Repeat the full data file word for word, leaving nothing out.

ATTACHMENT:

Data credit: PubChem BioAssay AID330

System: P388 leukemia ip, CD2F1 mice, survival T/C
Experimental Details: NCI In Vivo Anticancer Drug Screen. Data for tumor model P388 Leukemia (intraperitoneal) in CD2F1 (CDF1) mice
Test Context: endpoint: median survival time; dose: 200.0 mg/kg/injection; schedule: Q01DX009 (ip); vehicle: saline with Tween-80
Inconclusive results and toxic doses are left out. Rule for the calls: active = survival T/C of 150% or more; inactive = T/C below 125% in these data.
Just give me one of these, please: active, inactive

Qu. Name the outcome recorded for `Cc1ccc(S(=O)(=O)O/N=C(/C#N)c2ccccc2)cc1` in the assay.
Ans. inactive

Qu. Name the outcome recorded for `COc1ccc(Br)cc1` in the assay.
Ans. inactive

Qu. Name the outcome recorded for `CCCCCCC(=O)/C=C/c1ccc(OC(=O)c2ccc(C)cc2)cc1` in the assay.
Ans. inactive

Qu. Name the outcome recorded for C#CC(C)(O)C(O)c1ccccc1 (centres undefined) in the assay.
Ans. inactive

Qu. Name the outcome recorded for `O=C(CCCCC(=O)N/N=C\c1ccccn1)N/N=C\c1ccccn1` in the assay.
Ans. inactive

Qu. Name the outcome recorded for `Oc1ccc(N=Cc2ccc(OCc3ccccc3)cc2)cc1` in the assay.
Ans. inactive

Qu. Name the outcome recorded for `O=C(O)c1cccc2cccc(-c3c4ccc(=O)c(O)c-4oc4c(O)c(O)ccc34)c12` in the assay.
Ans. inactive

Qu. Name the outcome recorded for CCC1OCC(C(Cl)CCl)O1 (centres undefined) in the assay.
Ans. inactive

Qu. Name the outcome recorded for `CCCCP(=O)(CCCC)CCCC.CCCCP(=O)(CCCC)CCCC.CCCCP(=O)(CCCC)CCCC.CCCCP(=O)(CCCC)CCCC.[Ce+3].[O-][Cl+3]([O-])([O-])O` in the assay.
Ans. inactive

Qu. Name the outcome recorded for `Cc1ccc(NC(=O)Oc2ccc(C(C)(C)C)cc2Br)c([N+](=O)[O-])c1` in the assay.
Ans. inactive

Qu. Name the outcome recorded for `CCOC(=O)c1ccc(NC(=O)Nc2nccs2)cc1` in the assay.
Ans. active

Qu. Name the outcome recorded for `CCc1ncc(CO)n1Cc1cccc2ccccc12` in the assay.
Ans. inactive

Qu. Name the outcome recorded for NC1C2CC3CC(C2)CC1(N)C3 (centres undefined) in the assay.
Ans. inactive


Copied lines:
Data credit: PubChem BioAssay AID330

System: P388 leukemia ip, CD2F1 mice, survival T/C
Experimental Details: NCI In Vivo Anticancer Drug Screen. Data for tumor model P388 Leukemia (intraperitoneal) in CD2F1 (CDF1) mice
Test Context: endpoint: median survival time; dose: 200.0 mg/kg/injection; schedule: Q01DX009 (ip); vehicle: saline with Tween-80
Inconclusive results and toxic doses are left out. Rule for the calls: active = survival T/C of 150% or more; inactive = T/C below 125% in these data.
Just give me one of these, please: active, inactive

Qu. Name the outcome recorded for `Cc1ccc(S(=O)(=O)O/N=C(/C#N)c2ccccc2)cc1` in the assay.
Ans. inactive

Qu. Name the outcome recorded for `COc1ccc(Br)cc1` in the assay.
Ans. inactive

Qu. Name the outcome recorded for `CCCCCCC(=O)/C=C/c1ccc(OC(=O)c2ccc(C)cc2)cc1` in the assay.
Ans. inactive

Qu. Name the outcome recorded for C#CC(C)(O)C(O)c1ccccc1 (centres undefined) in the assay.
Ans. inactive

Qu. Name the outcome recorded for `O=C(CCCCC(=O)N/N=C\c1ccccn1)N/N=C\c1ccccn1` in the assay.
Ans. inactive

Qu. Name the outcome recorded for `Oc1ccc(N=Cc2ccc(OCc3ccccc3)cc2)cc1` in the assay.
Ans. inactive

Qu. Name the outcome recorded for `O=C(O)c1cccc2cccc(-c3c4ccc(=O)c(O)c-4oc4c(O)c(O)ccc34)c12` in the assay.
Ans. inactive

Qu. Name the outcome recorded for CCC1OCC(C(Cl)CCl)O1 (centres undefined) in the assay.
Ans. inactive

Qu. Name the outcome recorded for `CCCCP(=O)(CCCC)CCCC.CCCCP(=O)(CCCC)CCCC.CCCCP(=O)(CCCC)CCCC.CCCCP(=O)(CCCC)CCCC.[Ce+3].[O-][Cl+3]([O-])([O-])O` in the assay.
Ans. inactive

Qu. Name the outcome recorded for `Cc1ccc(NC(=O)Oc2ccc(C(C)(C)C)cc2Br)c([N+](=O)[O-])c1` in the assay.
Ans. inactive

Qu. Name the outcome recorded for `CCOC(=O)c1ccc(NC(=O)Nc2nccs2)cc1` in the assay.
Ans. active

Qu. Name the outcome recorded for `CCc1ncc(CO)n1Cc1cccc2ccccc12` in the assay.
Ans. inactive

Qu. Name the outcome recorded for NC1C2CC3CC(C2)CC1(N)C3 (centres undefined) in the assay.
Ans. inactive